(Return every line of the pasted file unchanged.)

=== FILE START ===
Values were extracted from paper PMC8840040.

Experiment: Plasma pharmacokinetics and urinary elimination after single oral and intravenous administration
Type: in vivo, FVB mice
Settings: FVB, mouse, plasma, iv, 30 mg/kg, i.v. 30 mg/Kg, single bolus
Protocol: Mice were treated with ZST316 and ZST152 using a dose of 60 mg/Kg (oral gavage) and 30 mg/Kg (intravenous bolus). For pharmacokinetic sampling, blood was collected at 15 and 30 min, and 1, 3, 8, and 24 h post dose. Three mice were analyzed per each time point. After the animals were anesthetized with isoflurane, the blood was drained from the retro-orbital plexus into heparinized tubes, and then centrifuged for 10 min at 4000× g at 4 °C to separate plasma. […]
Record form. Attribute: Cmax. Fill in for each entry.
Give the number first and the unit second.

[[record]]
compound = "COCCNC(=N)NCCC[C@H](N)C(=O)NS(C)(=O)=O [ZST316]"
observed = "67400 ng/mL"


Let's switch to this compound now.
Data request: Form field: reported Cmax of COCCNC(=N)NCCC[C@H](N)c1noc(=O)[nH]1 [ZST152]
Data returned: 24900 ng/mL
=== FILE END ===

Values were extracted from paper PMC8840040.

Experiment: Plasma pharmacokinetics and urinary elimination after single oral and intravenous administration
Type: in vivo, FVB mice
Settings: FVB, mouse, plasma, iv, 30 mg/kg, i.v. 30 mg/Kg, single bolus
Protocol: Mice were treated with ZST316 and ZST152 using a dose of 60 mg/Kg (oral gavage) and 30 mg/Kg (intravenous bolus). For pharmacokinetic sampling, blood was collected at 15 and 30 min, and 1, 3, 8, and 24 h post dose. Three mice were analyzed per each time point. After the animals were anesthetized with isoflurane, the blood was drained from the retro-orbital plexus into heparinized tubes, and then centrifuged for 10 min at 4000× g at 4 °C to separate plasma. […]
Record form. Attribute: Cmax. Fill in for each entry.
Give the number first and the unit second.

[[record]]
compound = "COCCNC(=N)NCCC[C@H](N)C(=O)NS(C)(=O)=O [ZST316]"
observed = "67400 ng/mL"


Let's switch to this compound now.
Data request: Form field: reported Cmax of COCCNC(=N)NCCC[C@H](N)c1noc(=O)[nH]1 [ZST152]
Data returned: 24900 ng/mL